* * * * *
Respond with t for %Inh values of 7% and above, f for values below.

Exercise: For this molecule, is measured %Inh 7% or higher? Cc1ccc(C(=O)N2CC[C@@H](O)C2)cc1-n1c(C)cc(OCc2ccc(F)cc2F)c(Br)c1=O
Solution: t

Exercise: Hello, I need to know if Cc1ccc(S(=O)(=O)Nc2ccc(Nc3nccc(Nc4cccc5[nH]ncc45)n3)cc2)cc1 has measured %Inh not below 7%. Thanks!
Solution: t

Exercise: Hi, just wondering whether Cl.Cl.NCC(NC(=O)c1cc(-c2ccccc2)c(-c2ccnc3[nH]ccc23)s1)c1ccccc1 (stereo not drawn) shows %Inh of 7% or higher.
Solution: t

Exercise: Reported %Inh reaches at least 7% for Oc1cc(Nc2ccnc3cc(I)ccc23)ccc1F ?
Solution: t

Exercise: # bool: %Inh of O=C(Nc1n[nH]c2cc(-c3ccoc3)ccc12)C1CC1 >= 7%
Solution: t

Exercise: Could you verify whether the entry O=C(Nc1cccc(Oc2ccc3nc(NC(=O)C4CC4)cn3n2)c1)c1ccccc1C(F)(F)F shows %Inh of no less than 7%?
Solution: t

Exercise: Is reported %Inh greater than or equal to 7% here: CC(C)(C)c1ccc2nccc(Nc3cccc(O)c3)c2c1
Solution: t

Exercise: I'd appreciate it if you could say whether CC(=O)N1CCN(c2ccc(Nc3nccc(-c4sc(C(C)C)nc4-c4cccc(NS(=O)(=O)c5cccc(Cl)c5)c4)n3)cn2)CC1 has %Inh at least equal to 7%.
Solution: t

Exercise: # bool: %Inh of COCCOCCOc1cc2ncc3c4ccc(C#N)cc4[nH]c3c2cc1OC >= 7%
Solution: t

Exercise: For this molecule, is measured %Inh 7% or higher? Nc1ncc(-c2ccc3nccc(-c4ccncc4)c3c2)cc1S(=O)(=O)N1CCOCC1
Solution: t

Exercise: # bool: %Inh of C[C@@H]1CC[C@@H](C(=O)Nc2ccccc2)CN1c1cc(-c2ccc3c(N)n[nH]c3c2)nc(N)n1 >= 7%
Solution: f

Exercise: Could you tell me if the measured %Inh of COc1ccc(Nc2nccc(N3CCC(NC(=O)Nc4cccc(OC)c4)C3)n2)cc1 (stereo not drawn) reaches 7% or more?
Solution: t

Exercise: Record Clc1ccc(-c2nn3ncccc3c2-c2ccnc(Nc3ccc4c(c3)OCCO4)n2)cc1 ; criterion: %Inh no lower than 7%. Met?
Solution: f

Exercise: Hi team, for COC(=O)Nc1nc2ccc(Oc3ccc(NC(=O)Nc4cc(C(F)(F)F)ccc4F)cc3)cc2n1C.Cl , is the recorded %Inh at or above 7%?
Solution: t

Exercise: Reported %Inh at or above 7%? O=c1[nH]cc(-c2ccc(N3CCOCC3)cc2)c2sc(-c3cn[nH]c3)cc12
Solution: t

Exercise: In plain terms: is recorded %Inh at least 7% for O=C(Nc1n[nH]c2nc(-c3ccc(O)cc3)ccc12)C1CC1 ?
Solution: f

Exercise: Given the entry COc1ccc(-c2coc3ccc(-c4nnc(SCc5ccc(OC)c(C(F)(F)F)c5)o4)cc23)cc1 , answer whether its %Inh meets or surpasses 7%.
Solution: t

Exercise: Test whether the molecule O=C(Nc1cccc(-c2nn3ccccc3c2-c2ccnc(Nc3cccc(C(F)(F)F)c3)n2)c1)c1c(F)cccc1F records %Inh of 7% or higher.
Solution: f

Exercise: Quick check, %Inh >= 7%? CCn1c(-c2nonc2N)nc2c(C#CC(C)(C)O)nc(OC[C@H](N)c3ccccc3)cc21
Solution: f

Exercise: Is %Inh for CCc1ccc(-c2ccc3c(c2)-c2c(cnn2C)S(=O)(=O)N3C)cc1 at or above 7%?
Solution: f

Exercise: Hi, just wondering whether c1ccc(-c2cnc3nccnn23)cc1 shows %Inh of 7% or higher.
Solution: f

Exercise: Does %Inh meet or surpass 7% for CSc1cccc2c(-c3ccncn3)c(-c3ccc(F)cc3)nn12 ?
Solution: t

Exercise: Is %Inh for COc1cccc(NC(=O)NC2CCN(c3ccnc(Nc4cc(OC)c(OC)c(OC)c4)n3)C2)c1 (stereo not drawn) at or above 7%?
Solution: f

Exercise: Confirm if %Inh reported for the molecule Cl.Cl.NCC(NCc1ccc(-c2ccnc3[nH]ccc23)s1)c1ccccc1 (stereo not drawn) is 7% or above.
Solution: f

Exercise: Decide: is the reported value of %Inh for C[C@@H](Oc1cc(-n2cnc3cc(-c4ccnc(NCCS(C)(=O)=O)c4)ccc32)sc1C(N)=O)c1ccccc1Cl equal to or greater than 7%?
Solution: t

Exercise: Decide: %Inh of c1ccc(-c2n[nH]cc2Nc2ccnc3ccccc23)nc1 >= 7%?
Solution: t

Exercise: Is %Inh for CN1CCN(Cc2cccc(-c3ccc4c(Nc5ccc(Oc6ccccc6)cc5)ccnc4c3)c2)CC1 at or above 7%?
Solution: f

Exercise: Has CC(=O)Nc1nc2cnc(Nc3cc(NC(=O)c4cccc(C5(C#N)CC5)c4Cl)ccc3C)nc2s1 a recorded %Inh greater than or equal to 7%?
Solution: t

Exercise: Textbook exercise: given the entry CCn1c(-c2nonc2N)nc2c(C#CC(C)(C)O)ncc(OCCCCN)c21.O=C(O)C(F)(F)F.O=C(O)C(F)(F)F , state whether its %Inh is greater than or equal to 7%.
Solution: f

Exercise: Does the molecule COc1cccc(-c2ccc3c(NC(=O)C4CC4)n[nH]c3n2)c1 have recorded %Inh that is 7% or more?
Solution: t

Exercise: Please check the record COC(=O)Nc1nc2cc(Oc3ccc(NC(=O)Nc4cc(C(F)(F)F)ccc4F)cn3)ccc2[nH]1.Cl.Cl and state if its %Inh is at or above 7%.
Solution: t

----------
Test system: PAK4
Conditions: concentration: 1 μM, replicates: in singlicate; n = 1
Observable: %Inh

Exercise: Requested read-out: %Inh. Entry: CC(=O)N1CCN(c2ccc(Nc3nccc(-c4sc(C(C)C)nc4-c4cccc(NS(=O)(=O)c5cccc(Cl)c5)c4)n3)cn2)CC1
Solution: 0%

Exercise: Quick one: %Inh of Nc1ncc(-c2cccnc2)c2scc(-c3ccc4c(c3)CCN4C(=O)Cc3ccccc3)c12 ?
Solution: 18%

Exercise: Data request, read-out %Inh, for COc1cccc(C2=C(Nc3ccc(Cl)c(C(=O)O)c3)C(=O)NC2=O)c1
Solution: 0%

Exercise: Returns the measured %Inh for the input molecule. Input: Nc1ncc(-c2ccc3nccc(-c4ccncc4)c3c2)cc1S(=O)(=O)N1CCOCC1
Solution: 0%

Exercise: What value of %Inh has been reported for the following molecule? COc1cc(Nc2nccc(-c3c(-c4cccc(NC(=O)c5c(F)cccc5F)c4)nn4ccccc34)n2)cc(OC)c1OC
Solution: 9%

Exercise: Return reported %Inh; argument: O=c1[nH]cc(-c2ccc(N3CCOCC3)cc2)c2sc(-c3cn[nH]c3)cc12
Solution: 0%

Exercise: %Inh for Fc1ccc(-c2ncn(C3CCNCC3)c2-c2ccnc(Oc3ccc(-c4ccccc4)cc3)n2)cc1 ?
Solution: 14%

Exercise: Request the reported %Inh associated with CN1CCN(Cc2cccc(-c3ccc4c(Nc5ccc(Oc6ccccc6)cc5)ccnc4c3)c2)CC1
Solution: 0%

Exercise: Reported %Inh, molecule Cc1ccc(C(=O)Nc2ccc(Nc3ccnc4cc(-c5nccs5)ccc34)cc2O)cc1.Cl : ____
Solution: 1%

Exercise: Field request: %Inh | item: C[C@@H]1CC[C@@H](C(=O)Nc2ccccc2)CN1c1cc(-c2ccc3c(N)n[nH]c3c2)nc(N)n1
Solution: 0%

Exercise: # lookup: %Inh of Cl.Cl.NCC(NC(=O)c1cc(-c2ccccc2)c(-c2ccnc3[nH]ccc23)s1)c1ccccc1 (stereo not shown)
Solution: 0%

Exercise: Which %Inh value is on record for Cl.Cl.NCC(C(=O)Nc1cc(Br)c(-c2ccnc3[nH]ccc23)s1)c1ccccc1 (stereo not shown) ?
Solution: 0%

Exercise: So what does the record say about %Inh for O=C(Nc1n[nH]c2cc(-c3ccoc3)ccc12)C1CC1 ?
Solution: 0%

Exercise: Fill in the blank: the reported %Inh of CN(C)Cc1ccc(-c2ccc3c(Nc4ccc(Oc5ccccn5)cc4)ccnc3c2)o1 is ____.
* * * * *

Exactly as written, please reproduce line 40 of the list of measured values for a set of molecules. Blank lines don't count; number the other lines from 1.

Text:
Exercise: Is %Inh for CCc1ccc(-c2ccc3c(c2)-c2c(cnn2C)S(=O)(=O)N3C)cc1 at or above 7%?